Unless a very sweet deal comes along, Joe Dula of Moana Nursery has washed his hands of the hemp business — aside from seeking a buyer for 40 gallons of finished CBD oil he’s sitting on.

Forty years ago, Moana Nursery’s wholesale, retail and landscaping division in Reno, Nev., purchased the Canby, Ore., farm — now 193 acres — for a reliable way to secure the thousands of Willamette Valley ornamentals they sell each year.

Situated on Molalla River bottom land, it’s mostly good soil, but some areas have heavy clay or gravel while others have significant flooding problems. They heard that hemp could grow anywhere.

“We decided to try the hemp knowing that it could work or it could be a bust,” Dula said. “So far, it’s turned out to be a bust.”

The grower’s license cost $1,300 and seeds $1 apiece. Dula needed 30,000 for his 16 acres and had to take whatever he could get.

He dropped off his seed for propagation, another $3,000, and worked the land, which included a $5,000 fertilizer application, a field of black plastic mulch and drip irrigation.

He also purchased a water wheel planter and a bed-shaping machine for $7,000.

“The planter wound up being more of a marking device,” Dula said. “We had a crew of four following behind, planting them by hand.”

After 40 years in the nursery business, Dula knows what to grow and who to talk to, but hemp was new to him and almost everyone else.

Like most others, he was too busy scrambling at the beginning to seek out a buyer, something which, from what he’d heard, would hopefully take care of itself.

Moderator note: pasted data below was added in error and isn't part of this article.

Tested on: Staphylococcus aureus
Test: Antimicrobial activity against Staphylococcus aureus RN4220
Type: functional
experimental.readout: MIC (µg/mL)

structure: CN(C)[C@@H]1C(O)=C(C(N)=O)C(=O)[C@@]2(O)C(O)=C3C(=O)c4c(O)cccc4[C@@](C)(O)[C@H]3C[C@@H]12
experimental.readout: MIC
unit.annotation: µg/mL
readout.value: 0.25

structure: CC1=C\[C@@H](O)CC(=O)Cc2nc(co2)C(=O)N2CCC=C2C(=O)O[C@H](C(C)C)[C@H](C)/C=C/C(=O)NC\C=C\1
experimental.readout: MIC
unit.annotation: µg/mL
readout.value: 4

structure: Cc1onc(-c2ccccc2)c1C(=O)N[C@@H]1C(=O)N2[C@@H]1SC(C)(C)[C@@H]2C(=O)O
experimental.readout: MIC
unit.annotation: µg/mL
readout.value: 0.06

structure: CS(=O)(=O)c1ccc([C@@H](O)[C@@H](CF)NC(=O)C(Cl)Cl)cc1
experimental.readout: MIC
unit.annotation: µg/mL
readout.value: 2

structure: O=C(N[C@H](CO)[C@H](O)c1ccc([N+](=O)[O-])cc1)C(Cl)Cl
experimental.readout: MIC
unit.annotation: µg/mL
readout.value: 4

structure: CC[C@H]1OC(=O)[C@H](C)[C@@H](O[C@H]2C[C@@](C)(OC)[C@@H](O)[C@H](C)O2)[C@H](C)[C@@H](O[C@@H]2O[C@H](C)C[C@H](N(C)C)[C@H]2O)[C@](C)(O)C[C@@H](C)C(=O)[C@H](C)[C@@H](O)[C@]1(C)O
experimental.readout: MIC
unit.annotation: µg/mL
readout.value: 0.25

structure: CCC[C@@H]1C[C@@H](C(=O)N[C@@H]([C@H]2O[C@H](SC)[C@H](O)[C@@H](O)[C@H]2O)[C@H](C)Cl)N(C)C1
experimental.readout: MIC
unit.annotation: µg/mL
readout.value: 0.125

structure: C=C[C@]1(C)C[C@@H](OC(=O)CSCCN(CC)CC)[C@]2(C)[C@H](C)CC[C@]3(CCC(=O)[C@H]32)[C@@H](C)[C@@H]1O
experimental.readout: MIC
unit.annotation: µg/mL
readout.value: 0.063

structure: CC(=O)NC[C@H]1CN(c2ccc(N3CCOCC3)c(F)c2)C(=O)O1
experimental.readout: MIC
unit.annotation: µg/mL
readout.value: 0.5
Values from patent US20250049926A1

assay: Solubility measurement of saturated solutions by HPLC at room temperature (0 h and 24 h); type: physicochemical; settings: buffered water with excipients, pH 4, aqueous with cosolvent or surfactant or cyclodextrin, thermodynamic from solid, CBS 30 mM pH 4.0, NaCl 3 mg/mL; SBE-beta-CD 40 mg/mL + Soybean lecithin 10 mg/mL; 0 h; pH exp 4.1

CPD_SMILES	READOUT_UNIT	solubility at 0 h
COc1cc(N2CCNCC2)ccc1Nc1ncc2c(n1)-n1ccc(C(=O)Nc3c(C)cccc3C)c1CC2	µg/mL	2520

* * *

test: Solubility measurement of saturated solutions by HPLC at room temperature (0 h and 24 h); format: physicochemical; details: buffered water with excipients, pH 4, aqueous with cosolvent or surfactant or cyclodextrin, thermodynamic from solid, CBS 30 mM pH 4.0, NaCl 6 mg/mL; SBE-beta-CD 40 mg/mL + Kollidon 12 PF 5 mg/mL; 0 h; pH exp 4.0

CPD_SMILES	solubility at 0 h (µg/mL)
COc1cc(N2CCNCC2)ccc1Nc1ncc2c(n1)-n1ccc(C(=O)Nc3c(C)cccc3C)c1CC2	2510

The plants flourished, needing mostly water and a couple $50 Oregon Department of Agriculture tests close to harvest.

Harvest time posed a dilemma when Dula discovered the variety he’d procured matures two weeks later than most. He had to harvest about 10 days early or risk an upcoming rainstorm that could keep the machinery from getting onto the field. He chose the former.

With harvesters at a premium, Dula hired a silage chopper and baler company that compressed the raw product into 121 2,000-pound wrapped bales to the tune of $4,000 per acre. Things weren’t looking good, but there was little choice but to forge ahead.

“We had to dry part of it, or we’d get absolutely nothing,” Dula said. “At least that way we ended up with a salable product.”

What hurt even more than the $3 per pound drying expense was parting with 50% of his finished product.

“The farmer frontloads all the expenses, then at the end you have to team up with someone for extraction and he gets half of the oil extracted, that’s how they’re generally paid,” Dula said.

Maybe demand will exceed supply before the next harvest or fewer acres will be grown and supplemental oil needed, though CBD’s shelf life is not yet known.

“We knew it was a risk,” he said. “With nursery stock if I don’t have a buyer or don’t like the price, I don’t have to sell it.”

He’s glad he didn’t bother with crop insurance.

“It would have been one more check to pour gas on the fire,” Dula said.

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